I dolatry presents a great variety of Jewish texts that argue that other religions are based upon false assumptions, mistaken premises, and flawed logic. The authors patiently dissect these arguments. They analyze God—the God of the Bible, of the Talmud, and of the medieval philosopher Maimonides—with the help of the contemporary or near-contemporary ideas of J. L. Austin, C. S. Peirce, Nelson Goodman, G. E. Moore, Gilbert Ryle, Wittgenstein, and others. If the prohibition against idolatry is “the thick wall that separates the non-pagans from pagans,” the location of that dividing wall is not fixed, and “opposing conceptions of idolatry define the outskirts of the city of God differently.” Indeed, changing conceptions of God create different ideas about what is idolatry, and no single account of it will be adequate. The authors ask good questions: Do other people worship gods who do not exist at all, or gods who exist but are inferior to our own god? When other people worship gods who resemble ours in some ways, what is the basis on which we may argue that two religious phenomena are the same or different?

By the end of the book, though, the authors have been able to boil down what they call the “different articulations of what stands for the opposition between idolatry and proper worship.” One account, examined in the first chapter, is to be found in biblical descriptions of idolatry as a form of sexual betrayal. It relies on an anthropomorphic view of God, since, in the Bible, idolatry is considered a sin “through analogies to human institutions and relationships that create demands of exclusive obligation and loyalty, obligations that are breached in the worship of other gods.” Indeed, the Biblical God is a person: emotional, angry, jealous, forgiving: He is not—yet—an abstraction. The Jews of the Bible were, in effect, married to the God that protected them, and the Jew who worshiped an idol was thus seen as an adulterer. I dolatry was also seen as political rebellion, since the political and social cohesion of the Jews depended on the worship of their one God, and because God had designated the boundaries of their territory.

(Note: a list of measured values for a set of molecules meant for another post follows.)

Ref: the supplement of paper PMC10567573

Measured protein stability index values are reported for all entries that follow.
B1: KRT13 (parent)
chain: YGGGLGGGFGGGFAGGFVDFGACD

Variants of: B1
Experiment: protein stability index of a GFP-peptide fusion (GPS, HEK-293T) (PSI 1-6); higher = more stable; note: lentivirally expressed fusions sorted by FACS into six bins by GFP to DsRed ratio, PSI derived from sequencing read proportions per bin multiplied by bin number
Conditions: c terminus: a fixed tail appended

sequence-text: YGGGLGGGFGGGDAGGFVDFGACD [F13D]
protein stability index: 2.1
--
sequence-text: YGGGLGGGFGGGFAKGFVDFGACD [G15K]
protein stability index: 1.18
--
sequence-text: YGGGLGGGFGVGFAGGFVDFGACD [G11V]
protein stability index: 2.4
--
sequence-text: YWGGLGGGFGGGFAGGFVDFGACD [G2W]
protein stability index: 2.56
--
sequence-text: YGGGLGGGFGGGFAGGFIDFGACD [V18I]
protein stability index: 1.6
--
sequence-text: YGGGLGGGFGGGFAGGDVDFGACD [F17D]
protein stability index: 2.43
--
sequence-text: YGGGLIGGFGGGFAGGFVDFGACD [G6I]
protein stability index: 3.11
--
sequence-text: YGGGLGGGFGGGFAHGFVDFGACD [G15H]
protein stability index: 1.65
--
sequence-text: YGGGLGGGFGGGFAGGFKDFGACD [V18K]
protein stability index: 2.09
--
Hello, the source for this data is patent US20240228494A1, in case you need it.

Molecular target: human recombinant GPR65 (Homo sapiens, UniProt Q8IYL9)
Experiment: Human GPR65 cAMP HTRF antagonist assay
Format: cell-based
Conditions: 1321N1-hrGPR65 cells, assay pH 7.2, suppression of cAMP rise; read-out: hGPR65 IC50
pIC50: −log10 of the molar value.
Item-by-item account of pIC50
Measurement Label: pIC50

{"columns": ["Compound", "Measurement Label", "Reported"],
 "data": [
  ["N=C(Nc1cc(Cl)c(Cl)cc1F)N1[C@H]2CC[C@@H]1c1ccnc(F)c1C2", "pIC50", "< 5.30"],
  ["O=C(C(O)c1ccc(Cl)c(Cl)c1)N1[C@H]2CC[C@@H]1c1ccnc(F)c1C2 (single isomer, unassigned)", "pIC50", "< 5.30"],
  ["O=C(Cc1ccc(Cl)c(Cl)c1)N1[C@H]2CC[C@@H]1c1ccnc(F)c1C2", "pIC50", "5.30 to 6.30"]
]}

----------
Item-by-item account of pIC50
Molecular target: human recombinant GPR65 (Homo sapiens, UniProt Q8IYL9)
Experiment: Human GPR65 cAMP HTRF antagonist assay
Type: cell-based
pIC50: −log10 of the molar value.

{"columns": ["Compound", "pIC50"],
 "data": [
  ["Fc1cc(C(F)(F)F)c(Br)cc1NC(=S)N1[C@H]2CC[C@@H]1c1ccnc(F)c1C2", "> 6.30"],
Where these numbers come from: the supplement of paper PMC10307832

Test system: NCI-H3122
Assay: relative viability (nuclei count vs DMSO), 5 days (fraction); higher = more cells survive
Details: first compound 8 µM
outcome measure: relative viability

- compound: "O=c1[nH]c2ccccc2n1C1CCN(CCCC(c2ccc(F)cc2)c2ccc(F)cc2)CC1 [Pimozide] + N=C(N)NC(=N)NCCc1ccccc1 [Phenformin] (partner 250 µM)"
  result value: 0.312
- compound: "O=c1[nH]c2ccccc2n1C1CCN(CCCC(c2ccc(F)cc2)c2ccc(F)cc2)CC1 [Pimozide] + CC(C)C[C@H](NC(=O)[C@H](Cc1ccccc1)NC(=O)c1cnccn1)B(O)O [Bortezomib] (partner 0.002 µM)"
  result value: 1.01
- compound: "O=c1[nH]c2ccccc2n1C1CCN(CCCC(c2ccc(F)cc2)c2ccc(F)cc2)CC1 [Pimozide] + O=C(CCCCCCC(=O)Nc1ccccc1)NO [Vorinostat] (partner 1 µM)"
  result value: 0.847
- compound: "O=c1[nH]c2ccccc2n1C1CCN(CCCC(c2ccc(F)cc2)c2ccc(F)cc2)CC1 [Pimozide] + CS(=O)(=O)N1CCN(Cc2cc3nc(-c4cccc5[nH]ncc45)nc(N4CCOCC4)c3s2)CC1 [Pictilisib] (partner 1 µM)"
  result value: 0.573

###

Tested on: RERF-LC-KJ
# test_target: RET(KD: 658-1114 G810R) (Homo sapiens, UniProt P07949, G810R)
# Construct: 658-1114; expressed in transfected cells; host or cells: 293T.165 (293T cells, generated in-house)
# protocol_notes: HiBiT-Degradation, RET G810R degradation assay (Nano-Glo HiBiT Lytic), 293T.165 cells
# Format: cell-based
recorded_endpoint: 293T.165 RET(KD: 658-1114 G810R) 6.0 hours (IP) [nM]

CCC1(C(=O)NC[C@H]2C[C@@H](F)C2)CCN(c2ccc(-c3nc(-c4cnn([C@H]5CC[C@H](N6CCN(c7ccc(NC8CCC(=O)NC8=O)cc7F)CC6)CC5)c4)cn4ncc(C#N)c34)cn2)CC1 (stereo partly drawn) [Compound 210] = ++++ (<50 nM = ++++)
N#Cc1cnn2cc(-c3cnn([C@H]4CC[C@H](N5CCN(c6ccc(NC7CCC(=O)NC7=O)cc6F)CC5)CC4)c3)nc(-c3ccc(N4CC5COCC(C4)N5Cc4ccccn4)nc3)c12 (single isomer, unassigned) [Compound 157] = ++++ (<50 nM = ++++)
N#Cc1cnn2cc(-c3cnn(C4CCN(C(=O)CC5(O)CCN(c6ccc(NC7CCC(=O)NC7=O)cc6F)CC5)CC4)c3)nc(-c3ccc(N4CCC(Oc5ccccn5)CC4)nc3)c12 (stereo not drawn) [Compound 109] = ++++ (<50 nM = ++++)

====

Another conception of idolatry was based on philosophical distinctions. For Maimonides writing in the twelfth century, God is abstract, and the anthropomorphic view of God was itself nothing but idolatry; and so Maimonides argues that to read literally the human metaphors used to describe God in the Bible is a grave fallacy. In this view any verbal representation of God is improper, since language necessarily conveys an erroneous picture of God. Whenever one talks about Him it cannot be God one is talking about since God is always beyond language. The authors write that according to Maimonides:

Nothing can be known about God’s essence and thus there is obviously no possibility of expressing such knowledge…. There is no congruence between linguistic expressions and intellectually conceived knowledge about God. The attempt to give this knowledge linguistic expression is what causes error.

The authors analyze such arguments in great detail, and point out that Maimonides brought about a shift in the interpretation of the Jewish prohibition of idolatry. During the period of the Second Temple, there had been a temporary truce, since the temples of Baal and Astarte ceased to pose any real threat; a legend tells that the Rabbis of the Great Assembly shut idolatry up in a barrel. But Maimonides reopened the barrel, not because any new idolatrous religions posed a threat, but because Jewish consciousness itself had changed:

The focus of the concept of idolatry was…transferred from the performance of alien rituals to the harboring of alien beliefs. The worship of idols is a symptom of alien belief, and is therefore a sin, but it is a sin derived from the belief it expresses and not primarily from the act itself. The transition from alien worship to alien beliefs constitutes a crucial shift in the conception of the sin of idolatry as well: from the sexual sin of idolatry to the sin of the great error.

The authors point out that in post-Biblical thought, the word “idol” implies that an error has been committed: the simple need to worship or believe in something is said to be fulfilled by a false god or a god that is not worthy of worship, a false belief or a truth not worth believing in. Halbertal and Margalit, in tracing the arguments that philosophers have used to pin down erroneous beliefs, find that these arguments recur at each link of a “conceptual chain” that runs throughout Western intellectual history. Those who accuse a worshiper of harboring wrong beliefs make similar intellectual moves at different points in history.

Halbertal and Margalit explore the various attitudes to idolatry that have prevailed from the beginning of recorded Western history to the present. They have identified in the early criticism of idolatry by Jews and Christians certain intellectual tendencies or formulations that later came into use in the criticism not of idolatry as we understand it but of religion and ideology. Though these formulations seem foolish and bigoted to us when we see them in their original form they may not seem so foolish or bigoted when embedded in a contemporary discourse so familiar to us that it is invisible. But whatever their intrinsic validity or invalidity, the fact that the same arguments have been used to combat pagans, folk religions, elite religions, and modern ideologies, must give us pause.